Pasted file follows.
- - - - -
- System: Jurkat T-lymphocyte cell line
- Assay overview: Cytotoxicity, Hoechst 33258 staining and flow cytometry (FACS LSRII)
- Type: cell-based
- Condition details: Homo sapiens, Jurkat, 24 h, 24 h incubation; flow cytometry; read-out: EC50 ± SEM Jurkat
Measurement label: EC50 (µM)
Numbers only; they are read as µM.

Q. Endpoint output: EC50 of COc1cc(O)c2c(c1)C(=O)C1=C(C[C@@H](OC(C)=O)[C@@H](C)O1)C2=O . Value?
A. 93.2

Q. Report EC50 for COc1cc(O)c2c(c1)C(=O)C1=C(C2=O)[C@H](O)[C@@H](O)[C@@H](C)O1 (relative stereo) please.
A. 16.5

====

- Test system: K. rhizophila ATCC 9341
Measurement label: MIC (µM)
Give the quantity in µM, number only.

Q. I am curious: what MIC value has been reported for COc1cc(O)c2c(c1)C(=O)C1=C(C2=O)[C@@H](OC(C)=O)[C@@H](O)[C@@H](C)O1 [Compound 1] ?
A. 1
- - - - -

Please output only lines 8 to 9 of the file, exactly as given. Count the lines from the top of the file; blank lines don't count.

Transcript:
A. 93.2

Q. Report EC50 for COc1cc(O)c2c(c1)C(=O)C1=C(C2=O)[C@H](O)[C@@H](O)[C@@H](C)O1 (relative stereo) please.